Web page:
DESK REVIEWS | Who are the key stakeholders who can bring about a policy change in relation to dementia?

DESK REVIEW | Who are the key stakeholders who can bring about a policy change in relation to dementia?

The Brazilian Ministry of Health, the Brazilian Ministry of Citizenship, dementia associations, the STRiDE team, and national steering group, politicians.

A wide range of stakeholders can be involved in generating a policy change in relation to dementia in Hong Kong. They include persons with dementia, family carers, social and health service providers, academics, philanthropists, policy advisors, government officers, and as well as the general public.

The key stakeholders that can bring about change with respect to dementia in the country are senior representatives from the Ministry of Social Justice and Empowerment and Ministry of Health and Family Welfare. Enhanced coordination between these two ministries is critical to ensure the development of a policy that takes a multidisciplinary approach to care, which is essential for the well-being of persons with dementia.

All sectors of government are expected to bring about policy change.

  • Central government has supporting bodies, such as the Ministry of Health with BKKBN and the public health directorate focusing on older people which work on ageing and mental health issues. The Ministry of Social Affairs has one directorate focusing on older people’s social rehabilitation.
  • Local governments can also bring policy change through their local programmes including Social Service or Health Service. Both programmes also work hand in hand with central government, the Ministry of Social Affairs, and the Ministry of Health.

Key stakeholders who can potentially bring about a policy change in relation to dementia in Jamaica include:

  • Prime Minister, Andrew Holness
  • Dr Christopher Tufton, current Minister of Health and Wellness and NCD champion
  • Shahine Robinson, current Minister of Labour and Social Security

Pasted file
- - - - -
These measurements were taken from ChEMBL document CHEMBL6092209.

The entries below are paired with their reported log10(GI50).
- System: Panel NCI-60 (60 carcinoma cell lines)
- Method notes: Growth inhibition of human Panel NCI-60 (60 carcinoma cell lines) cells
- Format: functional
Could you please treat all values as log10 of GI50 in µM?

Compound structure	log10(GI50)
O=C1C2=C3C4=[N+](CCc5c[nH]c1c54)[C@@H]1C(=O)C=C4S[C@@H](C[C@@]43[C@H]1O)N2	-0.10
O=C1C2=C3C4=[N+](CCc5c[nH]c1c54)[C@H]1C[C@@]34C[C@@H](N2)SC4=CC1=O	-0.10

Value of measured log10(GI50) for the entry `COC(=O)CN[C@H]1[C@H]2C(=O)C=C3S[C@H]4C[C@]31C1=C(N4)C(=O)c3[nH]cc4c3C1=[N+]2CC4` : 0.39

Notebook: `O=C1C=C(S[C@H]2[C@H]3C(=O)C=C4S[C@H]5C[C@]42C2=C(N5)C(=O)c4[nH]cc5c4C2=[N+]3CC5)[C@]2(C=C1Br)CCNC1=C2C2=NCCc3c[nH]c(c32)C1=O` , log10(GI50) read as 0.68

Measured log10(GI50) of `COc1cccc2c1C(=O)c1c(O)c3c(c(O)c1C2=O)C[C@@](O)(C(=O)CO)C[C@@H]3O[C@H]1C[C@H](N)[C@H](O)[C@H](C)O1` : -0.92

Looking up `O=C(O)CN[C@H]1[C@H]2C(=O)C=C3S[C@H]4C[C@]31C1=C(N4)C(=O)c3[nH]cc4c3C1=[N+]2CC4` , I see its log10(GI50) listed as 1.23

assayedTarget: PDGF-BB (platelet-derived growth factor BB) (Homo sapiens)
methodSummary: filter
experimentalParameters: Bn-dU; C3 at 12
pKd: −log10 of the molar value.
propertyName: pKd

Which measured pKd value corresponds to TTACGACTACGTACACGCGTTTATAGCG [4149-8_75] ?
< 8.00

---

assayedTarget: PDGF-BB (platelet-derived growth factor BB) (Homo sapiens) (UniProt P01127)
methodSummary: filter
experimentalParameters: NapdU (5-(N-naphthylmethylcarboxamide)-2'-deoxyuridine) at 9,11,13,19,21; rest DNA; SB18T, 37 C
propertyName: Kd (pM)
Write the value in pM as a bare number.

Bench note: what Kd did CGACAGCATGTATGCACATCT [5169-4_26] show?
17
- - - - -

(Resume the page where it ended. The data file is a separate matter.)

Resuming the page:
• Ms Cassandra Morrison, Executive Director, National Council for Senior Citizens
  • Dr Michelle Harris, PAHO Advisor on NCDs and Mental Health
  • Dr Kevin Goulbourne, Director, Mental Health, Ministry of Health
  • Dr Tamu Davidson, Director, NCDs and Injuries Prevention, Ministry of Health
  • Paola Barbarino, CEO, Alzheimer’s Disease International
  • The Mona Ageing and Wellness Centre, UWI, Mona
  • Mr Gregory Mair, Chairperson, National Health Fund
  • Mr Ricardo Perez, Senior Health Specialist, InterAmerican Development Bank
  • Jamaica Council for Pharmacies
  • Caribbean Community for Retired Persons.

The following stakeholder institutions/associations could contribute to policy change on dementia:

  • Government e.g., Ministry of Health and Ministry of Labour and Social protection;
  • Advocacy groups e.g., Alzheimer’s and Dementia Organization of Kenya (ADOK);
  • Research organizations e.g., Africa Mental Health Research and Training Foundation (AMHRTF);
  • NGO’s e.g., HelpAge International;
  • National associations e.g., Kenya Hospices and Palliative Care Association (KEHPCA), private and public health care facilities.

Ministry of Health, Ministry of Wellbeing, Ministry of Finance, and Social Security Institutions. In terms of care-specific policies, the National Institute for Women also has an important role.

The Ministry of Health, the DHBs, and Dementia Associations.